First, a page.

Doctors are calling for more testing about a little-known heart condition after a healthy father of five dropped dead while on a run.
Ben Beale was just 47 when he had a heart attack while out jogging and preparing for a charity boxing fight in Perth in 2017.
He had been medically cleared just a week before the event.
His wife Sarah Beale said her husband’s death was originally thought to be a ‘one-off catastrophic event’ with tests before his death showing he had a low chance of having a heart attack in the future.
Doctors are calling for more testing about a second little-known ‘bad cholesterol’ lipoprotein (a) after father of five Ben Beale (left) dropped dead while on a run preparing for a charity boxing match in Perth
Professor Jason Kovacic, executive director of the Victor Chang Cardiac Research Institute in Sydney, said Mr Beale had an elevated rate of the little-known cholesterol lipoprotein (a) – known as Lp(a) – which contributed to his heart attack.
He says this largely unknown type of cholesterol increases the risk of strokes and heart attacks in young people.
Prof Kovacic said the data linking Lp(a) to higher levels of strokes and heart attacks is ‘unquestionable’.
It is believed that up to 20 per cent of the population might have at least a mild elevation of Lp(a).
Prof Kovacic, however, said many doctors and the public were completely unaware of Lp(a) which he referred to as the ‘second bad cholesterol’.
LDL cholesterol is largely known as ‘bad cholesterol’. High levels of LDL are usually lifestyle related, and raise the risk of heart disease and stroke.
Unlike LDL, Lp(a) levels are considered largely genetic so even those who lead healthy lifestyles can have high levels.
Cardiologists have found higher levels of Lp(a) in families with a history of heart attacks and in individuals who have had heart attacks and strokes in their 30s.
Professor Jason Kovacic (pictured) said the data linking Lp(a) to higher levels of strokes and heart attacks is ‘unquestionable’. It is believed that up to 20 per cent of the population might have at least a mild elevation of Lp(a)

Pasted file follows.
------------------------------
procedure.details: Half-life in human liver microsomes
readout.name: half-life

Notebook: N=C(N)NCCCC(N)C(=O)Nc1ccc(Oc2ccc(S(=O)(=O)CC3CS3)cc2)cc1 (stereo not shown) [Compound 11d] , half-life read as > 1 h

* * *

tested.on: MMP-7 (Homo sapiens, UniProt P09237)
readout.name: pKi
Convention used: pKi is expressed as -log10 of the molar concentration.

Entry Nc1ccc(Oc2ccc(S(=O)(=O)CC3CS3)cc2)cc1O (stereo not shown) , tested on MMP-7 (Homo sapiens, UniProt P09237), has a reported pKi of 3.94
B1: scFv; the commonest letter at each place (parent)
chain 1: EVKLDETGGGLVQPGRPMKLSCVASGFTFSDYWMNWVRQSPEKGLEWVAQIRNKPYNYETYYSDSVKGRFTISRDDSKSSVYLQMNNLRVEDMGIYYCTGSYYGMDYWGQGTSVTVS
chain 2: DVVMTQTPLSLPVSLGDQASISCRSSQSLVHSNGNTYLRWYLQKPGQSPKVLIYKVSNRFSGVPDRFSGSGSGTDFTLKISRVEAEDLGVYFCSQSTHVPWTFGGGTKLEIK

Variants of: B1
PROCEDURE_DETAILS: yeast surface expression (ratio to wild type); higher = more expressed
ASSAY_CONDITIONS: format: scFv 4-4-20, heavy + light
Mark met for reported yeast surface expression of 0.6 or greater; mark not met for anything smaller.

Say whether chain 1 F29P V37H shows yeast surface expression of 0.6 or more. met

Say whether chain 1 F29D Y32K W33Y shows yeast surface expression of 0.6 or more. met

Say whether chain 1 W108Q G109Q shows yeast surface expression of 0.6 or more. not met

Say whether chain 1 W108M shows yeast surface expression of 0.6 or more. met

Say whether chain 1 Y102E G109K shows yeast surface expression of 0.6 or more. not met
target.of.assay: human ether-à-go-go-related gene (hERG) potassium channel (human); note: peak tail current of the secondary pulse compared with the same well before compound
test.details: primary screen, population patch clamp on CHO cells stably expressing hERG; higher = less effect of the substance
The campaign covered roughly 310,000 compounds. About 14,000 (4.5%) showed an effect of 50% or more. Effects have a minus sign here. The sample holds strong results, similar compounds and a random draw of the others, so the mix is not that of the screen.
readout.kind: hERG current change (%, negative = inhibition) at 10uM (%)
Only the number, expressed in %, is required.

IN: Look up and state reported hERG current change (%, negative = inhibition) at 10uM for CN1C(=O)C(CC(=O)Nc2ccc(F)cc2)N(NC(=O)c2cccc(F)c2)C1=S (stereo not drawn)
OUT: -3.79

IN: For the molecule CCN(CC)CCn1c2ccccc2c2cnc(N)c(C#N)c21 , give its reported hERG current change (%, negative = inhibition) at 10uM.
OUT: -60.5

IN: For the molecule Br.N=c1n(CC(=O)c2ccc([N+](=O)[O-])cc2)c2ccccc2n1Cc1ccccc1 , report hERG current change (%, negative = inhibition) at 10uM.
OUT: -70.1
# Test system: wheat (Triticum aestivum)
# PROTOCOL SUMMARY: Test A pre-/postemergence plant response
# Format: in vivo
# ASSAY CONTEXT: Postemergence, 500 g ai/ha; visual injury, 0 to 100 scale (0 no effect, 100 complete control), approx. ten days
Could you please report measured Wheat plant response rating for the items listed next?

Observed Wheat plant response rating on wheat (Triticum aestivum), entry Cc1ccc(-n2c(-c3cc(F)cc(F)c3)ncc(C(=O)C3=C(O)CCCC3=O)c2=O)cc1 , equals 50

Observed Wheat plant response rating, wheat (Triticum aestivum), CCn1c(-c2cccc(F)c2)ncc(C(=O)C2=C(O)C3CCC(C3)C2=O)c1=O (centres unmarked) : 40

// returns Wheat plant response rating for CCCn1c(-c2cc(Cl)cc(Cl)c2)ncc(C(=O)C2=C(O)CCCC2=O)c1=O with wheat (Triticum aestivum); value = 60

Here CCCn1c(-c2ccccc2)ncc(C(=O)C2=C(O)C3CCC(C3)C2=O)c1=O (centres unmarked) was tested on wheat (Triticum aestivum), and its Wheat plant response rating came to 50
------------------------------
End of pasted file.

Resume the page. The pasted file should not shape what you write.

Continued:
Prof Kovacic told The Sydney Morning Herald that high levels of Lp(a) could be responsible for heart attacks among young, largely healthy individuals.
‘We have long wondered why healthy people with low cholesterol levels and seemingly no other major risk factors like smoking or diabetes can suffer heart attacks,’ he said.
According to Prof Kovacic, an autopsy of Beale’s death showed he had ‘extensive cholesterol and fat in the walls of his arteries’.
‘That’s what we see in people that have genetically higher levels of Lp(a) … they just have rapid progression of a lot of cholesterol and fat laid out in the walls of their arteries, and they just have a heart attack early on before the thing’s even had an opportunity to harden [into calcium],’ the cardiologist said.
The autopsy results of Mr Beale also showed he had suffered two to three heart attacks previously, and that a portion of his heart was already dead.
Ms Beale said her husband was ‘extremely fit’ and wishes in hindsight they had got more blood tests done.
The autopsy results of Mr Beale showed he had suffered two to three heart attacks previously, and that a portion of his heart was already dead. His wife Sarah Beale said her husband was ‘extremely fit’ and she is now working with the Victor Chang Cardiac Research Institute to make a change
‘If we’d known, he could have been tested for Lp(a). It would have completely changed our entire life,’ she said.
Ms Beale said following her husband’s death, four family members returned results of elevated Lp(a) and she is now working with the Victor Chang Cardiac Research Institute to make a change.
‘I’m determined to ensure that Ben’s death does not just become just another statistic – which is why I am urging you all to support our plans to establish the Ben Beale Laboratory in Cardiovascular Research,’ Ms Beale said in a statement.
‘We’re committed to opening this laboratory at the Institute’s base at the University of Western Australia on April 24th – to mark the fifth anniversary of Ben’s passing.’
‘What happened to Ben could happen to any of us – he was at the peak of his fitness and health and had no idea he was suffering from a disease that takes far too many lives.’